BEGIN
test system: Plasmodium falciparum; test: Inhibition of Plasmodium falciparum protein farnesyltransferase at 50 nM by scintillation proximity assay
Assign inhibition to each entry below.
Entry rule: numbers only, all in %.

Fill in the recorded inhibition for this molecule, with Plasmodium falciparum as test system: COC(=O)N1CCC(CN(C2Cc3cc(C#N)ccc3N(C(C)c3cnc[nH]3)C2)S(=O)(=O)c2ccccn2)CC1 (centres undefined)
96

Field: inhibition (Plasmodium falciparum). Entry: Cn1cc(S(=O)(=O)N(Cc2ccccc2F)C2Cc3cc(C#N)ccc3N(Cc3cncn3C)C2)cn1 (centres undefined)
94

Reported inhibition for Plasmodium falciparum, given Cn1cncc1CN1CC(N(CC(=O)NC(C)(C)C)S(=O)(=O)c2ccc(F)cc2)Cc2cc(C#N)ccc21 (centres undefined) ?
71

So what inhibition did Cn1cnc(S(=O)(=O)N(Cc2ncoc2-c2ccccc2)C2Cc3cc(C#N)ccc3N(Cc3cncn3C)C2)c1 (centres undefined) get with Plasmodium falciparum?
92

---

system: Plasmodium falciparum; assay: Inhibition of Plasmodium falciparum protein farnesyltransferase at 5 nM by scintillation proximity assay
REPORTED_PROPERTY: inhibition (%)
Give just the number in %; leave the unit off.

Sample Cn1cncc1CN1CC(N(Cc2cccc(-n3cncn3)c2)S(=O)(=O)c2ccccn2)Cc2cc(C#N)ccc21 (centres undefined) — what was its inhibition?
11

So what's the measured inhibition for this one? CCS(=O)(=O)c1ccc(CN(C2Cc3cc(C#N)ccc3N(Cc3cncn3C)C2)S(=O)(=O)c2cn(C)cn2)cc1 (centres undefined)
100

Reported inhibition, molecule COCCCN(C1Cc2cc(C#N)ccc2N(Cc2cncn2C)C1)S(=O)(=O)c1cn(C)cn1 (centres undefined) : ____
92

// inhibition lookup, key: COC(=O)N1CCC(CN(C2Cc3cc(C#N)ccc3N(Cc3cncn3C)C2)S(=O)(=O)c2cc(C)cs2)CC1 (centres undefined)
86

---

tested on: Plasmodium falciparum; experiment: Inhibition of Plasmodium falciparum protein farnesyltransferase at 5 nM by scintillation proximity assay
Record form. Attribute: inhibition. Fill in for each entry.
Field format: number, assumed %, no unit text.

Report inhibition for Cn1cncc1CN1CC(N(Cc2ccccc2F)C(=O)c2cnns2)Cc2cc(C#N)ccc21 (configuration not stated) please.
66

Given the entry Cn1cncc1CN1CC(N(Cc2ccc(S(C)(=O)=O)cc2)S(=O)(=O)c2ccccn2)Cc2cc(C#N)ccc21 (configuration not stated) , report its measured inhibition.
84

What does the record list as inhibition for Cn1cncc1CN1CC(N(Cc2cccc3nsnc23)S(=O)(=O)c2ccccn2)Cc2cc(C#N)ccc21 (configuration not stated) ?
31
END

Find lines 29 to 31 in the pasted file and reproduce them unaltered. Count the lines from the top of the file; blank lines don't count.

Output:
66

Given the entry Cn1cncc1CN1CC(N(Cc2ccc(S(C)(=O)=O)cc2)S(=O)(=O)c2ccccn2)Cc2cc(C#N)ccc21 (configuration not stated) , report its measured inhibition.
84